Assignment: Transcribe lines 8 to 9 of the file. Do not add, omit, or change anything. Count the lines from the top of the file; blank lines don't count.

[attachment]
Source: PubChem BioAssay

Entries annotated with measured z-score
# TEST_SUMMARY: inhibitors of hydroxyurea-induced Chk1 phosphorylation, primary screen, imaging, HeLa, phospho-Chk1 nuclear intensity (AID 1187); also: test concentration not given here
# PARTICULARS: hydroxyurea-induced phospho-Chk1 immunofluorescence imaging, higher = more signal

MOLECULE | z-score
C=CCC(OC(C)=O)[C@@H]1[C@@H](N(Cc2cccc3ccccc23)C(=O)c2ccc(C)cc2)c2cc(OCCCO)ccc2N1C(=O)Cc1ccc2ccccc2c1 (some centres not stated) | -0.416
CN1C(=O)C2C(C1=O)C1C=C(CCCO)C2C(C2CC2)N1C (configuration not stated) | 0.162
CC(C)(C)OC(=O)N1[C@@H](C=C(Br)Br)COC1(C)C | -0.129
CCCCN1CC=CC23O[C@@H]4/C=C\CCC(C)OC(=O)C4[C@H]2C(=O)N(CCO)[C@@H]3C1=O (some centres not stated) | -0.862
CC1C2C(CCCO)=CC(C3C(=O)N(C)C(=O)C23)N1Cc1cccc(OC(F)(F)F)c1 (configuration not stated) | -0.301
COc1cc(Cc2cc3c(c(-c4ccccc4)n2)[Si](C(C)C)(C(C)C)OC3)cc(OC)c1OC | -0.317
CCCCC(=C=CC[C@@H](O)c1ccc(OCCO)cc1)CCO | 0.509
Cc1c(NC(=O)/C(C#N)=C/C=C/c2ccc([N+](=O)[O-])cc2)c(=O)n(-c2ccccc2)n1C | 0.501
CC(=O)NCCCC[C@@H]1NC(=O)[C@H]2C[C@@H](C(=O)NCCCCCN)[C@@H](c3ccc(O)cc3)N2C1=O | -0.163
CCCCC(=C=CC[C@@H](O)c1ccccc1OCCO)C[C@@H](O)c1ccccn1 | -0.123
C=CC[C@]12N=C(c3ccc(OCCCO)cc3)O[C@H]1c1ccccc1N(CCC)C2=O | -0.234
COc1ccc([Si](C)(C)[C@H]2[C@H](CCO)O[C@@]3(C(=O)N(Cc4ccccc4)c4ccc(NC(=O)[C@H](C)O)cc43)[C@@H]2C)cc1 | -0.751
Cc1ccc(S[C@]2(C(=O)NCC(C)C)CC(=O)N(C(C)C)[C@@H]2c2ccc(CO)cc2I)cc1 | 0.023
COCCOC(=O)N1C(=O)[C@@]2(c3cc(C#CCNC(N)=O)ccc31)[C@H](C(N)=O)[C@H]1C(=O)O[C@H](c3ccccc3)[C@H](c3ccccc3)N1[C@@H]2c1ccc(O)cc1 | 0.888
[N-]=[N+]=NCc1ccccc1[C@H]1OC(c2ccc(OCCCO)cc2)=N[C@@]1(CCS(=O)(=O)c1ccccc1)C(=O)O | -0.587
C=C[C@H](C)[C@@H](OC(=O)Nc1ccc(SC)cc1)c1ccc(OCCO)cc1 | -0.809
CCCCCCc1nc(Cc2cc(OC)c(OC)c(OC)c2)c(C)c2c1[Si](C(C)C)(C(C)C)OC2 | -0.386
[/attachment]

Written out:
CC(C)(C)OC(=O)N1[C@@H](C=C(Br)Br)COC1(C)C | -0.129
CCCCN1CC=CC23O[C@@H]4/C=C\CCC(C)OC(=O)C4[C@H]2C(=O)N(CCO)[C@@H]3C1=O (some centres not stated) | -0.862